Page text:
Church Monuments Society


Tintern and the heritage of death

By CMS in Heritage

Howard Williams of Chester University and I have recently been blogging about tomb carvings at the iconic Cistercian abbey at Tintern in the Wye Valley (,, Howard’s study of the ‘Smiling Abbot’, an incised effigial carving probably from Valle Crucis, was published in last year’s Archaeological Journal. There were very few effigies of Cistercian abbots for comparison. This is hardly surprising, as the earlier Cistercians discouraged ostentation in tomb carving as in so much else. In Wales, there are only the badly damaged effigy of Adam of Carmarthen at Neath (see Rhianydd Biebrach’s study in Monument of the Month for April 2011) and this

tintern abbot

the head of what is assumed to be an abbot at Tintern.

This makes it all the more unfortunate that more is not made of the Neath and Tintern effigies. Adam of Carmarthen initiated the rebuilding of the abbey church at Neath in the emphatically non-Bernardine Decorated style. The latest Cadw guidebook suggests that the Tintern effigy is that of Abbot Ralph (c 1294-1305) who oversaw the completion of the rebuilding of the abbey church. At Tintern as at Neath, it seems appropriate for the rejection of Bernardine austerity in architecture to be accompanied by a tomb which similarly defied the founding spirit of the Order. These two men were largely responsible for building the structures that Cadw cares for.

Other tomb carvings at Tintern are similarly neglected and ignored in interpretative materials. There is what seems to have been a double slab with crosses commemoration Henry of Lancaut, abbot of Tintern’s daughter house Tintern de Voto in Ireland, and a John de Lyons, possibly one of his senior monks. A John de Lyuns was one of the king’s messengers to Ireland in 1258, which would fit with Henry of Lancaut’s dates in the mid thirteenth century, but we have no way of connecting them. (This is in Calendar of Documents, relating to Ireland … vol. 2, 1252-1284, ed. H.S. Sweetman (London: Longman & Co, 1877), 96. I am still trying to sort out the antiquarian literature on this one. E. L. Cutts drew it as two slabs (the drawing is reproduced in Harold Brakspear described it as ‘a large grave slab cut to represent two coffin lids with foliated crosses’ and recorded the inscriptions in 1921, at which time it was sheltered in a wooden hut near the infirmary (H. Brakspear, Tintern Abbey (London: HMSO, 1921), 16). It has since been placed in the roofless monastic library and is almost completely eroded.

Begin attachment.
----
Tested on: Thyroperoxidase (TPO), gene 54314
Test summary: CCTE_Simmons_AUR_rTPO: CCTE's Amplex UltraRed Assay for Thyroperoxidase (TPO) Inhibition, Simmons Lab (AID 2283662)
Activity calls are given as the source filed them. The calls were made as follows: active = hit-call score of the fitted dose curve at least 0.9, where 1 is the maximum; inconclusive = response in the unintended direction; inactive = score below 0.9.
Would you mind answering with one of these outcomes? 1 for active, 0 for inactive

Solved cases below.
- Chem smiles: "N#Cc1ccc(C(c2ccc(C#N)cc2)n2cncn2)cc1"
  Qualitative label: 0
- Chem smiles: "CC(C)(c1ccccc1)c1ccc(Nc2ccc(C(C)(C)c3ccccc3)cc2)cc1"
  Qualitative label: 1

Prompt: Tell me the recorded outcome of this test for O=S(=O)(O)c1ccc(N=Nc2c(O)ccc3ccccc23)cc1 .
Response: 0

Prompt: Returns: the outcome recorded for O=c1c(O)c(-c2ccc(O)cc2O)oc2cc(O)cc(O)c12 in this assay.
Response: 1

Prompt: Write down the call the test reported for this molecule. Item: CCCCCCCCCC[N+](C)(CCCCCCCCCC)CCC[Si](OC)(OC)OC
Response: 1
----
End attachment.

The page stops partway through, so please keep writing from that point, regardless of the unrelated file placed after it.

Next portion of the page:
Henry of Lancaut general

This is particularly unfortunate as it is an unusual example of lettering inlaid with lead rather than brass.

Then there are the incised slabs in the abbey church. I am particularly interested in the ones in the south transept. They seem to have been found in one of the excavations. Fortunately John Rodger drew them in the early 20th century, but most of them are now eroded and damaged and virtually illegible. This one

Jenkin ap Hoell Rodger drawing
Jenkin ap Hoell general

has the little prayer ‘Jesu mercy, Lady help’ on it, and another

Thpmas Phillips Rodger drawing
Thomas Phillips

has a line from the liturgy for the commendation of the soul. This was the sequence of prayers and psalms which the priest was supposed to say at the bedside of someone who was on the point of death. Medieval deathbeds were intensely social, and the family and friends would have joined in the prayers and responses. There is a lot here that bears on modern thinking about the ‘good death’. More on these two tombs at

There are also a lot of issues to do with how we commemorate the dead, and how we manage and interpret old memorials. Should we move memorials when they are actually over the burial, even when they are at risk? This isn’t an issue at Tintern, as most of the memorials seem to have been moved about in the past. It is an issue at Margam, where some very interesting medieval tomb slabs are in the open and apparently in their original positions. Two have now been earthed over to protect them from the elements, which does look a bit like desperation.

How can we respect the wishes of those who were buried under these stones, and those who commissioned their memorials? There is an argument that ledgerstones were meant to be walked on, with the knowledge that that would gradually wear them away. And how can we best explain things like the Order for the Commendation of the Soul to a modern audience, many of whom will be a bt hazy about which one Jesus was?

Comments (1)

  1. Vey interested to read your article.
    I need a good photograph of the tomb of Henry of Lancaut, abbot of De Voto (Tintern Secunda in Ireland).

    Davie H. Williams (Author: ‘The Welsh Cistercians’).

    DavidH Williams

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